The Covid-19 pandemic and subsequent lockdown measures have thrown the world economy in turmoil. Even as countries are reopening, the World Bank predicts this year, the globe will have its deepest global recession in 80 years.
The pandemic, which has infected some seven million people worldwide, led countries to order citizens to stay at home and business to grind to a halt.
Worldwide gross domestic product -- the broadest measure of economic growth -- will contract 5.2% in 2020, according to a report by the World Bank. That's despite the unprecedented fiscal and monetary policy support governments around the world have been rolling out. Trillions of dollars have been deployed to help companies stay in business, keep cash in consumers wallets and let financial markets function properly.
Still, advanced economies, such as the United States or Europe, are projected to shrink by 7%. America's economy is expected to contract by 6.1% before rebounding in 2021.
This quarter will almost certainly be the worst for the Western world, but most of Asia felt the brunt of the outbreak in the first months of the year.
China, the world's second largest economy, is projected to grow 1% this year, down from 6.1% in 2019, before bouncing back.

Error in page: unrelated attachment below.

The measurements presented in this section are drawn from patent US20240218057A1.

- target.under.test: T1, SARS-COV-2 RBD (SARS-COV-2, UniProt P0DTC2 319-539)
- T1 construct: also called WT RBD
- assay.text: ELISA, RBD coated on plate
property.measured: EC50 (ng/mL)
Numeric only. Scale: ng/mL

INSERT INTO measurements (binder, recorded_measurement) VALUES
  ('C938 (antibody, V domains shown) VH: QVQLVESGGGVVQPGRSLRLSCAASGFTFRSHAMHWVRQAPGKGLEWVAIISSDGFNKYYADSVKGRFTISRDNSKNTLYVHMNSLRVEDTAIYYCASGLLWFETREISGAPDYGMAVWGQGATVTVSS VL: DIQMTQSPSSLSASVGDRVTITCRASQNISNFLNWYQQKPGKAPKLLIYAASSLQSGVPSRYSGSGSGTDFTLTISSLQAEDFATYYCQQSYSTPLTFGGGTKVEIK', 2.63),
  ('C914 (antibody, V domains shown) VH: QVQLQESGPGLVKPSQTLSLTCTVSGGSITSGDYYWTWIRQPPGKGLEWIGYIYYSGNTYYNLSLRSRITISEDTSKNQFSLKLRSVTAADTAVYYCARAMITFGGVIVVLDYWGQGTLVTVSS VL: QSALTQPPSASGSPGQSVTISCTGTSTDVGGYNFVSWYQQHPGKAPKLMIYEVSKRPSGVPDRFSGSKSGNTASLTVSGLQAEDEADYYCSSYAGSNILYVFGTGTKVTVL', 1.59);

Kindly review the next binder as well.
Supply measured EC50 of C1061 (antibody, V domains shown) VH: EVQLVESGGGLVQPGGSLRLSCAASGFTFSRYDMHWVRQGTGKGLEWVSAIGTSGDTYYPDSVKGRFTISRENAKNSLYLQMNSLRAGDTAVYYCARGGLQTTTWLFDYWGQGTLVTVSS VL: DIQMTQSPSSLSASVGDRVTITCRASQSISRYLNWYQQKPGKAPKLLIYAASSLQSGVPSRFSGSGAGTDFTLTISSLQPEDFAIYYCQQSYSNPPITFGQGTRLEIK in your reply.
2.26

The pandemic recession will probably leave deep scars: Investments will stay lower in the near term, and global trade and supply chains will erode to some extent. On top of that, millions of people have been laid off, causing the biggest blow to America's labor market since the Great Depression. The US Federal Reserve has stressed its concern about laid-off workers getting detached from the labor force as a result of the crisis.
The recession would be even worse if it took longer than expected to bring the pandemic under control, or if financial stress forced a number of companies into bankruptcy.
On Monday, a monthly survey from the American National Association of Business Economics found that a second wave of infections was the biggest risk to the US economy.
Emerging economies are in particular danger, because their health care systems are less resilient and they are more exposed to woes in the global economy through supply chains, tourism and reliance on commodity and financial markets, the World Bank report said.
At the same time, low oil prices, which collapsed in April, could help jump starting the economy in the initial stages of reopening, the World Bank acknowledged.